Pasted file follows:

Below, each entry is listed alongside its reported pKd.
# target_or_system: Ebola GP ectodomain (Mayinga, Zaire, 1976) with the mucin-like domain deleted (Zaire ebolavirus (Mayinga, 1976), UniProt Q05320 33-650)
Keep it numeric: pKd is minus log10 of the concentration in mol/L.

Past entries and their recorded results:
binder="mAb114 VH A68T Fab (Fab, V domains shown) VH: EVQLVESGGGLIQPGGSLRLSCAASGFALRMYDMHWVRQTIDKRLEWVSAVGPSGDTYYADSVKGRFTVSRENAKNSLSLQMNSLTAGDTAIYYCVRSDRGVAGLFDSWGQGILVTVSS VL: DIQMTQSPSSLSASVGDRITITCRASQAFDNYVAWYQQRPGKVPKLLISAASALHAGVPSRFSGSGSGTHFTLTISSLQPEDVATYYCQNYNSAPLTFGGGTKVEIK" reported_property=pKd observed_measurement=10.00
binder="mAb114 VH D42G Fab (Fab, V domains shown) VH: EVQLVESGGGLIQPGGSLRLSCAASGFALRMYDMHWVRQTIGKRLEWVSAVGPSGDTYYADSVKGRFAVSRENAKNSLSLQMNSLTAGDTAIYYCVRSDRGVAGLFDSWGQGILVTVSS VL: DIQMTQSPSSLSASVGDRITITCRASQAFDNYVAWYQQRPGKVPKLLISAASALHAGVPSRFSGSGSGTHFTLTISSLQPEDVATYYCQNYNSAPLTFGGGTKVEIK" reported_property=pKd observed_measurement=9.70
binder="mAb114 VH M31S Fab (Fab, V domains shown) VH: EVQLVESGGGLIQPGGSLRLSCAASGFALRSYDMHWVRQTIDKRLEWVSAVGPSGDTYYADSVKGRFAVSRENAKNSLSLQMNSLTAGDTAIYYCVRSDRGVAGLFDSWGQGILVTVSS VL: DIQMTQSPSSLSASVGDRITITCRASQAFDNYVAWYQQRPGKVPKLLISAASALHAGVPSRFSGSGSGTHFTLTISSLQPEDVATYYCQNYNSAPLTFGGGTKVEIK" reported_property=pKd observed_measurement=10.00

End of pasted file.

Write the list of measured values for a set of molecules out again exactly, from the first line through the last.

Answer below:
Below, each entry is listed alongside its reported pKd.
# target_or_system: Ebola GP ectodomain (Mayinga, Zaire, 1976) with the mucin-like domain deleted (Zaire ebolavirus (Mayinga, 1976), UniProt Q05320 33-650)
Keep it numeric: pKd is minus log10 of the concentration in mol/L.

Past entries and their recorded results:
binder="mAb114 VH A68T Fab (Fab, V domains shown) VH: EVQLVESGGGLIQPGGSLRLSCAASGFALRMYDMHWVRQTIDKRLEWVSAVGPSGDTYYADSVKGRFTVSRENAKNSLSLQMNSLTAGDTAIYYCVRSDRGVAGLFDSWGQGILVTVSS VL: DIQMTQSPSSLSASVGDRITITCRASQAFDNYVAWYQQRPGKVPKLLISAASALHAGVPSRFSGSGSGTHFTLTISSLQPEDVATYYCQNYNSAPLTFGGGTKVEIK" reported_property=pKd observed_measurement=10.00
binder="mAb114 VH D42G Fab (Fab, V domains shown) VH: EVQLVESGGGLIQPGGSLRLSCAASGFALRMYDMHWVRQTIGKRLEWVSAVGPSGDTYYADSVKGRFAVSRENAKNSLSLQMNSLTAGDTAIYYCVRSDRGVAGLFDSWGQGILVTVSS VL: DIQMTQSPSSLSASVGDRITITCRASQAFDNYVAWYQQRPGKVPKLLISAASALHAGVPSRFSGSGSGTHFTLTISSLQPEDVATYYCQNYNSAPLTFGGGTKVEIK" reported_property=pKd observed_measurement=9.70
binder="mAb114 VH M31S Fab (Fab, V domains shown) VH: EVQLVESGGGLIQPGGSLRLSCAASGFALRSYDMHWVRQTIDKRLEWVSAVGPSGDTYYADSVKGRFAVSRENAKNSLSLQMNSLTAGDTAIYYCVRSDRGVAGLFDSWGQGILVTVSS VL: DIQMTQSPSSLSASVGDRITITCRASQAFDNYVAWYQQRPGKVPKLLISAASALHAGVPSRFSGSGSGTHFTLTISSLQPEDVATYYCQNYNSAPLTFGGGTKVEIK" reported_property=pKd observed_measurement=10.00